And even though the cutting garden is still under four to five feet of snowpack, I cheered myself up today by spending a couple hours of quality time browsing seed catalogues. I think this year I will try a lot of annuals instead of looking for more perennial for the cutting garden. Perennials are awesome but expensive, so going the seed starting route will be a bit more economical.
Here's what I picked out from Park Seed (all the photos are courtesy of their online catalogue, by the way). The flowers are all in the color palette I have already planned for, and all were chosen for their long, sturdy stems for adding to bouquets.

Chantilly Mix Snapdragon

Charisma Bl…

A Taste of Spring

Look what happened today:

That's right: temperatures above freezing! Despite it being just 7 degrees for my errands downtown yesterday morning, today it was sunny and almost 40. It's the first day like that all month, and after shoveling away last night's snow (yes, it's still snowing here), we enjoyed a walk without our coats and hats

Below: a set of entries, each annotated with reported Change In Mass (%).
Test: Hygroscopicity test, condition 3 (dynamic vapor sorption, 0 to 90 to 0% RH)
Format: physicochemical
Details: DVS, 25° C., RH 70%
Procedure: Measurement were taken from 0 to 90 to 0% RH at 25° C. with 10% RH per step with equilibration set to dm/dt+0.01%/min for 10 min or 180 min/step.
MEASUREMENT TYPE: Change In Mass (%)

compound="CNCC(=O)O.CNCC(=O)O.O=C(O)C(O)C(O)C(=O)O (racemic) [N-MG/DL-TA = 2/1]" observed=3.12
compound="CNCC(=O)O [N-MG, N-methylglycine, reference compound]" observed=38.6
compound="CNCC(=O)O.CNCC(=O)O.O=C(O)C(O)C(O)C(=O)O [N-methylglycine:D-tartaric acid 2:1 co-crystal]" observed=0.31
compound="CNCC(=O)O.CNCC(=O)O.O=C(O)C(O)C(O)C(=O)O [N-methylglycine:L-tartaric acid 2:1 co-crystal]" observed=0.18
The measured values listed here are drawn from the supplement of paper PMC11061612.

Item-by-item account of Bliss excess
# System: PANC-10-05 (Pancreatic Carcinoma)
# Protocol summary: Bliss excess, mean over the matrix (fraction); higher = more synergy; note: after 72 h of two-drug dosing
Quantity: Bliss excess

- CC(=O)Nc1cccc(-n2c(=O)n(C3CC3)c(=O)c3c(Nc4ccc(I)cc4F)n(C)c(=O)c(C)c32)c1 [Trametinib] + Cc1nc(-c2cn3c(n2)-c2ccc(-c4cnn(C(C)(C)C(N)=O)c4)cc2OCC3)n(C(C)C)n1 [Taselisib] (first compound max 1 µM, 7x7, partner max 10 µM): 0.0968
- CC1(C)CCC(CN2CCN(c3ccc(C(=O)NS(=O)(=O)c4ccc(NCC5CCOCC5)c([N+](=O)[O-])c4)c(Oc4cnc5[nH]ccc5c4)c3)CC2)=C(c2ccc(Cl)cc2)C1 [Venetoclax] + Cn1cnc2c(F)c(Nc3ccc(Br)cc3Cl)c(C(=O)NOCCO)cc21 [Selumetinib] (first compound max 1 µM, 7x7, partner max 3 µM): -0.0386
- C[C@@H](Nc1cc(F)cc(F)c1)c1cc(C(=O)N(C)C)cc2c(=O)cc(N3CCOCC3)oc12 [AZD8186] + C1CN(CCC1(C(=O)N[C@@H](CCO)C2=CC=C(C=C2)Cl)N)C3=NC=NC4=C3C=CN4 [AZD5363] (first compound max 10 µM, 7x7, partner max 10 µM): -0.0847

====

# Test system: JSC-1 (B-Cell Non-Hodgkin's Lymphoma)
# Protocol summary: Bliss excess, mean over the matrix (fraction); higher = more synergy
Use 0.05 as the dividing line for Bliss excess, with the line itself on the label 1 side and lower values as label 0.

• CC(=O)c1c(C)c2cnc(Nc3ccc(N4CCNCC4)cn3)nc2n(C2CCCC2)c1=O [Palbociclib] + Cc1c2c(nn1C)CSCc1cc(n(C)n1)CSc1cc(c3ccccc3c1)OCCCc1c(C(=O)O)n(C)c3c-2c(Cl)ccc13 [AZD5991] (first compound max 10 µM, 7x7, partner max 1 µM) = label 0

When we got back, Kirk fired up the snow blower again to carve out part of the patio:

First he had to find the entryway. If you look carefully, you can see that on the right side of the path a bit of the lavender has been exposed. That was excellent: it made the whole area smell great.

After getting through the beds, he cleared away a decent-sized circle. This heretofore untouched blanket of snow is a great reminder of just how much of the white stuff there still is. This is about 3 feet deep, though the entrance to the pathway is above my shoulders. 
This area should be just big enough to set up the fire for boiling down sap for this…

Still Digging Out

If you're not from around here, a quick reminder on the state of the winter here in eastern Massachusetts:
1. It has snowed at least a foot every weekend for the last four weekends in a row. It is supposed to snow again this coming weekend, but could mix with sleet and rain.
2. Though it fluctuates daily, this February is the coldest or second-coldest on record. 
3. We're up to about 96 inches of snow in Boston and 111 inches in Lowell on the year. We got another couple inches here last night, so those stats are already out of date.